Barnard's Loop

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Description:
Barnard's Loop (catalogue designation Sh 2-276) is an emission nebula in the constellation of Orion. It is part of a giant molecular cloud which also contains the bright Horsehead and Orion nebulae. The loop takes the form of a large arc centred approximately on the Orion Nebula. The stars within the Orion Nebula are believed to be responsible for ionizing the loop.

The loop extends over about 600 arcminutes as seen from Earth, covering much of Orion. It is well seen in long-exposure photographs, although observers under very dark skies may be able to see it with the naked eye.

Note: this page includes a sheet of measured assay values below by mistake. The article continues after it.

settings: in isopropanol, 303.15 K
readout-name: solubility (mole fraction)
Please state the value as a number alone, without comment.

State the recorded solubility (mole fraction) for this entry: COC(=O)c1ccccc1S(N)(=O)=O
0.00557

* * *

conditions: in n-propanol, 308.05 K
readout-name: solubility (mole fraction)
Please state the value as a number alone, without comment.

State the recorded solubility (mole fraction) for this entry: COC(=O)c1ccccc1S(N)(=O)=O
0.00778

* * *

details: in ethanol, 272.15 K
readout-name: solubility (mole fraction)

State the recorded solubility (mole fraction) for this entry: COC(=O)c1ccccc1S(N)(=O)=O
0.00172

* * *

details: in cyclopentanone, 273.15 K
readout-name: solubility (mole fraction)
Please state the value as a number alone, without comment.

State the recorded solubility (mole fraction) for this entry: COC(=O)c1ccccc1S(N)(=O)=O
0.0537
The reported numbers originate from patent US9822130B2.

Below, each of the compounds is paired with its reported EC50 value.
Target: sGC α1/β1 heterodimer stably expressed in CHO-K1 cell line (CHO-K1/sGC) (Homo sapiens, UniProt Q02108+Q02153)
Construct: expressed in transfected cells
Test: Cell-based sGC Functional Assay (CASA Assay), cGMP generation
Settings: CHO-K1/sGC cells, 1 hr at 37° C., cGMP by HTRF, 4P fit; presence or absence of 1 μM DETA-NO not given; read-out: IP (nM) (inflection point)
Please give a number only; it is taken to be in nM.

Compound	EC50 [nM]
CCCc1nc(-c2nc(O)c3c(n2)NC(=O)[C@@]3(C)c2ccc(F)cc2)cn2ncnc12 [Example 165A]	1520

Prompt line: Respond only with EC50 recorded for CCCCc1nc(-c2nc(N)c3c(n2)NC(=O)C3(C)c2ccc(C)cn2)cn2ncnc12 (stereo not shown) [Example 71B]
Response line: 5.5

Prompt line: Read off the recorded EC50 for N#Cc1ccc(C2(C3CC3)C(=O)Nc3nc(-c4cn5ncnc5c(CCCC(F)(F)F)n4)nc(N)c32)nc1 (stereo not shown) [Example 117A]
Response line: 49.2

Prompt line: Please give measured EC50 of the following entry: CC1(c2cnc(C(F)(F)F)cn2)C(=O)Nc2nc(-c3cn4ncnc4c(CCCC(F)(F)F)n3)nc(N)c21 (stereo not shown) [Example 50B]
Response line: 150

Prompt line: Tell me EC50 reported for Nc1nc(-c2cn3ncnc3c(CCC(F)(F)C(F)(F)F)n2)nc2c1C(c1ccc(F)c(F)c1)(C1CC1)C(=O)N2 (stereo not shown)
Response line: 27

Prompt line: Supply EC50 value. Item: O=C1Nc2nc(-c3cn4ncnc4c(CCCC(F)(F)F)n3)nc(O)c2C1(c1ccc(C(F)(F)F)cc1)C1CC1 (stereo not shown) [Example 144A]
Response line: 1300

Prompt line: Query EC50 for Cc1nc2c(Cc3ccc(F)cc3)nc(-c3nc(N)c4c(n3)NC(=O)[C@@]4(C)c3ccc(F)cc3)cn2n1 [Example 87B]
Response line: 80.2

It is estimated to lie at a distance of approximately 1600 light years, giving it actual dimensions of about 300 light years across. It is thought to have originated in a supernova explosion about 2 million years ago, which may have also created several known runaway stars, including AE Aurigae, Mu Columbae and 53 Arietis, which are thought to have been part of a multiple star system in which one component exploded as a supernova.

Although this faint nebula was certainly observed by earlier astronomers, it is named after the pioneering astrophotographer E. E. Barnard who photographed it and published a description in 1894.

<gallery>Image:Nebula-Barnard's-Loop-bw-inverse.jpeg|Above photo of Barnard's Loop nebula in inverted black and white of the red channel; the loop can now be seen...
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